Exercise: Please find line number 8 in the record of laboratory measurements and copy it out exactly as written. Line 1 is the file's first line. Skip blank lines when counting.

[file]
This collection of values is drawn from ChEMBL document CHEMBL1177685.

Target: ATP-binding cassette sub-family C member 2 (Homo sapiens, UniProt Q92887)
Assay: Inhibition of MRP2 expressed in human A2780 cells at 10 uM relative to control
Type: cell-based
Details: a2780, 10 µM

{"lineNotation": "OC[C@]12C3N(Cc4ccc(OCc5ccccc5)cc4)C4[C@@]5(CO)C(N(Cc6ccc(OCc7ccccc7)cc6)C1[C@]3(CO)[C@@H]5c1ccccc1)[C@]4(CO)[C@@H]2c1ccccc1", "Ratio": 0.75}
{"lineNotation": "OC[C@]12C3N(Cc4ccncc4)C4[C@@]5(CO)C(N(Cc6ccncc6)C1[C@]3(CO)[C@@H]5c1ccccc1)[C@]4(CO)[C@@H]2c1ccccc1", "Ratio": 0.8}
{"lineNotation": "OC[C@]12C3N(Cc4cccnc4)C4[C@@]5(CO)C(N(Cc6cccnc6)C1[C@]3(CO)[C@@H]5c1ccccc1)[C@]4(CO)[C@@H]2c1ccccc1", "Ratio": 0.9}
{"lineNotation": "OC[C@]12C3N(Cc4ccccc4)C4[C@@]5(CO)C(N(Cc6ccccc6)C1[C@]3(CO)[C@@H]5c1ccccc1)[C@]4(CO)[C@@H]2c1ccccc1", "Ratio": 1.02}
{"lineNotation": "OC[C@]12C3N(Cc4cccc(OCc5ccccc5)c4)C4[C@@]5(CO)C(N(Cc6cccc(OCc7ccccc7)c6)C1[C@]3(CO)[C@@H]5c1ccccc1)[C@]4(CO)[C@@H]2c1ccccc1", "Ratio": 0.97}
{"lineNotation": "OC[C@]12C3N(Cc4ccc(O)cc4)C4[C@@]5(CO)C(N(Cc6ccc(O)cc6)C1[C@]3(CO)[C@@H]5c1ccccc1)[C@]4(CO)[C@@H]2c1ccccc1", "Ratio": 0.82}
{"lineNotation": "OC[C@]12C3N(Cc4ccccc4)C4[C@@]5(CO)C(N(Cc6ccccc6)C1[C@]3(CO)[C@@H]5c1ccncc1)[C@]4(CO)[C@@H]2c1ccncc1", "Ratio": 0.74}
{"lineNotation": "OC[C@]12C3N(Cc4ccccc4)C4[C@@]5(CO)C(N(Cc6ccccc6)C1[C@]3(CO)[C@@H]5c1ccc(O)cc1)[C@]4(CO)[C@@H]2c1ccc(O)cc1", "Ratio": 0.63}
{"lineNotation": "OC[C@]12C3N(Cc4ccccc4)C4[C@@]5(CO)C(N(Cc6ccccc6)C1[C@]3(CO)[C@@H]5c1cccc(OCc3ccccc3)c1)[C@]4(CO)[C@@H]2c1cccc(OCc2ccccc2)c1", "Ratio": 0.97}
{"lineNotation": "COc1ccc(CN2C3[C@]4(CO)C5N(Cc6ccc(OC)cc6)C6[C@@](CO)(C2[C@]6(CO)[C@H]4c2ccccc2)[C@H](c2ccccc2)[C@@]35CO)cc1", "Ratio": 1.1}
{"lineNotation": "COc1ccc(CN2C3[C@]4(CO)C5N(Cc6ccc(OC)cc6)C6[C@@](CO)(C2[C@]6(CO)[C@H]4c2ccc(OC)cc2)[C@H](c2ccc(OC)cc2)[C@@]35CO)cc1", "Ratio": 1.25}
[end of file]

{"lineNotation": "OC[C@]12C3N(Cc4cccnc4)C4[C@@]5(CO)C(N(Cc6cccnc6)C1[C@]3(CO)[C@@H]5c1ccccc1)[C@]4(CO)[C@@H]2c1ccccc1", "Ratio": 0.9}